Larner College of Medicine Class of 2020 students work in small groups during an Attacks and Defenses course flipped classroom session in this photo from the Boston Globe website.
The innovative medical education approach of The Robert Larner, M.D. College of Medicine at The University of Vermont is the focus of a Boston Globe article, titled “Who needs lectures? Vermont medical school chooses other ways to teach,” which is featured on Page 1 of the February 1, 2017 issue.
Reporter Felice Freyer visited Burlington, Vt., and the College in early January to conduct interviews with Senior Associate Dean for Medical Education William Jeffries, Ph.D., faculty and students and observe active learning in action. In addition to Jeffries, Larner College of Medicine members Patricia King, M.D.’96, Ph.D., associate professor of medicine and Convergence course director, and medical students Julia McGinty ’19, Marie Kenney ’19, and Soraiya Thura ’18, are quoted in the article.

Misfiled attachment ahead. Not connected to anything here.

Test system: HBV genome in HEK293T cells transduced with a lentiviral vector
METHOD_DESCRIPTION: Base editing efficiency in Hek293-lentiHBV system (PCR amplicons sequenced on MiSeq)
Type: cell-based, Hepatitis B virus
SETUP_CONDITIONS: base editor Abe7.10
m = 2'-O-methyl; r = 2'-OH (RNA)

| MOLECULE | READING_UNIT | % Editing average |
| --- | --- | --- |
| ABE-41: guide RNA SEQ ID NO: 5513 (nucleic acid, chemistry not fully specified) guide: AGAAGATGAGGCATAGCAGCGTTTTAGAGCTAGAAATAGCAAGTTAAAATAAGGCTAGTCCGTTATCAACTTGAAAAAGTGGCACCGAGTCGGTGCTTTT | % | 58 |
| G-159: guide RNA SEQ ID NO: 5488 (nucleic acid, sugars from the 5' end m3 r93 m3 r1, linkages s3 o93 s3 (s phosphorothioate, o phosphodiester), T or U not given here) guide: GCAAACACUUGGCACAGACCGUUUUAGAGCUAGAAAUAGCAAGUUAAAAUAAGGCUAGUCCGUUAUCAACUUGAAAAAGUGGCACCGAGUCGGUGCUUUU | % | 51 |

The article acknowledges the role of donor-alumnus Robert Larner, M.D.’42, in “bolstering” the College’s efforts in making the transition to 100 percent active learning in the curriculum.
A photo in the print article features three participants – including medical student Matthew Shear ’17 – in an Interprofessional Clinical Care ICU session in the Clinical Simulation Lab, led by Laurie Leclair, M.D., associate professor of medicine. Additional photos that appear in the online story include a shot of Class of 2020 students participating in an Attacks & Defenses course flipped classroom session and another Interprofessional Clinical Care ICU session photo featuring ICU nurses, a pharmacist, medical resident, medical student and respiratory therapist.